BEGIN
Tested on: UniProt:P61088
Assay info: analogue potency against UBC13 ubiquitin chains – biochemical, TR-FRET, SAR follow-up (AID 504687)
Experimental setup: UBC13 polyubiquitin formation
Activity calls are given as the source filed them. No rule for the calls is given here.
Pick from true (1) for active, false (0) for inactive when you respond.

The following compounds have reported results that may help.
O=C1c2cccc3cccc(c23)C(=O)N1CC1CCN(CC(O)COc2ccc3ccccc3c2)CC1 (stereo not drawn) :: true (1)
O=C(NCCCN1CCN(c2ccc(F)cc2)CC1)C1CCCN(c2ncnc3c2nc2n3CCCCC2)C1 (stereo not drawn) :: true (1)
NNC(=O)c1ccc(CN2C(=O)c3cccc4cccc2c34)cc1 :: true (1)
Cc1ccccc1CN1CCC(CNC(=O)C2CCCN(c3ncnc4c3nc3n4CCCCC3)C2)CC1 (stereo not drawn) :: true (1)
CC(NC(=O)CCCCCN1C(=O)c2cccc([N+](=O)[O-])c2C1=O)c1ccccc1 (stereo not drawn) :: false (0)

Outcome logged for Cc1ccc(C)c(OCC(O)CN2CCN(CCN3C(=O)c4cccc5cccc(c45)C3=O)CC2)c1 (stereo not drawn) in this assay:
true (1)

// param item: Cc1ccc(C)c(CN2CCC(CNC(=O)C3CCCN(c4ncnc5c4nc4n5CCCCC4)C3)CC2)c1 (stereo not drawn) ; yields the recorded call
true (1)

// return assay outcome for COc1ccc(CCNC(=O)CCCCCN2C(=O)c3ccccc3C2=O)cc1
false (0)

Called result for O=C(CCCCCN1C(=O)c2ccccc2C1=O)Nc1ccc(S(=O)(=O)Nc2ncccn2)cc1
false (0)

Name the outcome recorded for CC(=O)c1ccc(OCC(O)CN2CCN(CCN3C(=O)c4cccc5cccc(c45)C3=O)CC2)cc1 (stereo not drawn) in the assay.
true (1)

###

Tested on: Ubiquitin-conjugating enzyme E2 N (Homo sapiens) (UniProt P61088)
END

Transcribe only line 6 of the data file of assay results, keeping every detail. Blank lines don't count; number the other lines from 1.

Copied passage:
The following compounds have reported results that may help.